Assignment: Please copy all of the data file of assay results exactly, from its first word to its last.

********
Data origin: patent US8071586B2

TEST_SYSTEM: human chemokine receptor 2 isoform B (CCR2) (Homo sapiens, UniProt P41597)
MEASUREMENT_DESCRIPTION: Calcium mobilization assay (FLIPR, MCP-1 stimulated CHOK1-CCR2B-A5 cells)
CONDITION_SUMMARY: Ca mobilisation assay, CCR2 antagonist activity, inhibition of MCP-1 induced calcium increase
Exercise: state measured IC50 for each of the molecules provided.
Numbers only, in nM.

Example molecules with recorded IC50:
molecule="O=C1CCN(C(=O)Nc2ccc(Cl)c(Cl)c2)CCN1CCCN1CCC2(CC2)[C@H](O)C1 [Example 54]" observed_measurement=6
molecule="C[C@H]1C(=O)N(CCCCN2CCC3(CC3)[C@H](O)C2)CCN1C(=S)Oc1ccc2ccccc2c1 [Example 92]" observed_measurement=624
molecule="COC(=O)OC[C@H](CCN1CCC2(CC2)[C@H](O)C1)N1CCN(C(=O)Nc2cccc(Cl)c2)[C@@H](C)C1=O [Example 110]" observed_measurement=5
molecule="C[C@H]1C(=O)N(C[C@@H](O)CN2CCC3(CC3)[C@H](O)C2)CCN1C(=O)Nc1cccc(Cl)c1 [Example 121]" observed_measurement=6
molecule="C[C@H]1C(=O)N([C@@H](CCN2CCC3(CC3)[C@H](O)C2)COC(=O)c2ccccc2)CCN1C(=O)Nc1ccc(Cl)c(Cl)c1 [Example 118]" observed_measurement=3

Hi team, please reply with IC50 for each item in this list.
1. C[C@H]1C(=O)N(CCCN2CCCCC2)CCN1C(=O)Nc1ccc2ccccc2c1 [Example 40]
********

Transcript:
Data origin: patent US8071586B2

TEST_SYSTEM: human chemokine receptor 2 isoform B (CCR2) (Homo sapiens, UniProt P41597)
MEASUREMENT_DESCRIPTION: Calcium mobilization assay (FLIPR, MCP-1 stimulated CHOK1-CCR2B-A5 cells)
CONDITION_SUMMARY: Ca mobilisation assay, CCR2 antagonist activity, inhibition of MCP-1 induced calcium increase
Exercise: state measured IC50 for each of the molecules provided.
Numbers only, in nM.

Example molecules with recorded IC50:
molecule="O=C1CCN(C(=O)Nc2ccc(Cl)c(Cl)c2)CCN1CCCN1CCC2(CC2)[C@H](O)C1 [Example 54]" observed_measurement=6
molecule="C[C@H]1C(=O)N(CCCCN2CCC3(CC3)[C@H](O)C2)CCN1C(=S)Oc1ccc2ccccc2c1 [Example 92]" observed_measurement=624
molecule="COC(=O)OC[C@H](CCN1CCC2(CC2)[C@H](O)C1)N1CCN(C(=O)Nc2cccc(Cl)c2)[C@@H](C)C1=O [Example 110]" observed_measurement=5
molecule="C[C@H]1C(=O)N(C[C@@H](O)CN2CCC3(CC3)[C@H](O)C2)CCN1C(=O)Nc1cccc(Cl)c1 [Example 121]" observed_measurement=6
molecule="C[C@H]1C(=O)N([C@@H](CCN2CCC3(CC3)[C@H](O)C2)COC(=O)c2ccccc2)CCN1C(=O)Nc1ccc(Cl)c(Cl)c1 [Example 118]" observed_measurement=3

Hi team, please reply with IC50 for each item in this list.
1. C[C@H]1C(=O)N(CCCN2CCCCC2)CCN1C(=O)Nc1ccc2ccccc2c1 [Example 40]